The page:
Guyana is set to be declared free from Lymphatic Filariasis as the National Pill Distribution Campaign to fight the disease wraps up with more than 70% of the population receiving the triple-drug therapy.
Minister of Health Dr. Frank Anthony said the campaign has been a success and Guyana is now on its way to full elimination of the disease that has plagued the nation for years.
“We have now completed the programme, as you know we started this programme, a couple of weeks ago and I’m very pleased to report that the programme is now completed, Overall in our assessment, about 70% of the population would have received the filaria pills. We were aiming to get at 65%, so we have exceeded it and they are now wrapping up and doing the numbers”, Dr. Anthony said.
The Mass Drug Administration Campaign which was sponsored by the Ministry of Health and PAHO rolled out in February and served as the last stage of the pill distribution in Guyana.
Guyana had been earlier named as a risk country for the disease in Latin America.
With different campaigns in 2018 and 2019, the pills to fight filaria were distributed across the country. The third distribution drive should have started last year, but the Coronavirus pandemic led to the delay.
With the campaign now coming to the end, Minister Anthony said the next step is for the country to be certified by PAHO and the World Health Organisation as free from the disease following an assessment.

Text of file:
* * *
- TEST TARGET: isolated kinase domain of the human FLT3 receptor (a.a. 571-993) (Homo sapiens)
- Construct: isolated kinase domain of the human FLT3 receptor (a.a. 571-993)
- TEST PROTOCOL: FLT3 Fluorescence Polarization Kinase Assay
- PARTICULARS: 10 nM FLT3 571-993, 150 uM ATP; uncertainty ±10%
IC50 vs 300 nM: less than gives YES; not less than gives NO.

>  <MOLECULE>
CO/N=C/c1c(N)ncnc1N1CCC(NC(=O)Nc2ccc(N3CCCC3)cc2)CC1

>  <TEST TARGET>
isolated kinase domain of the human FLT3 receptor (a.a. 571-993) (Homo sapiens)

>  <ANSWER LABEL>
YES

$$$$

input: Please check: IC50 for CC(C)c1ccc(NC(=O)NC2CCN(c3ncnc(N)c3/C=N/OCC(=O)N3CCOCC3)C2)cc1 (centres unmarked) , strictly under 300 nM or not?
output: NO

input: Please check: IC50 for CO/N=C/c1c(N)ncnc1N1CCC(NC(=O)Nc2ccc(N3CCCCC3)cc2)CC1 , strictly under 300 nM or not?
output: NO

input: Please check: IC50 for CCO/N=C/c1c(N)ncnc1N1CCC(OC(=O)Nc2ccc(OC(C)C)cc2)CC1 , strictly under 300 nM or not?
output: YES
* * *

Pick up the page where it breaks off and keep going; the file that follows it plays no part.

“The next step in this process is that we will finalize those numbers, then we will invite PAWHO/WHO to send a team in to verify what we have completed and once they are satisfied then they can verify the numbers that we currently have, then they can certify Guyana as being free from filaria” Dr Anthnoy added.
The Minister added that this is a great achievement for the country, knowing the battles Guyana has faced over the years in tackling the disease and raising awareness.
Lymphatic Filariasis is a mosquito-borne parasitic disease.
While it is not fatal, it affects the lymphatic system, leading to a variety of permanent, debilitating symptoms including severe swelling of the genitals (hydrocele) and legs and hands.
According to data 60,000 persons in Guyana are already affected by filaria with more than 500,000 living in areas where the disease was found.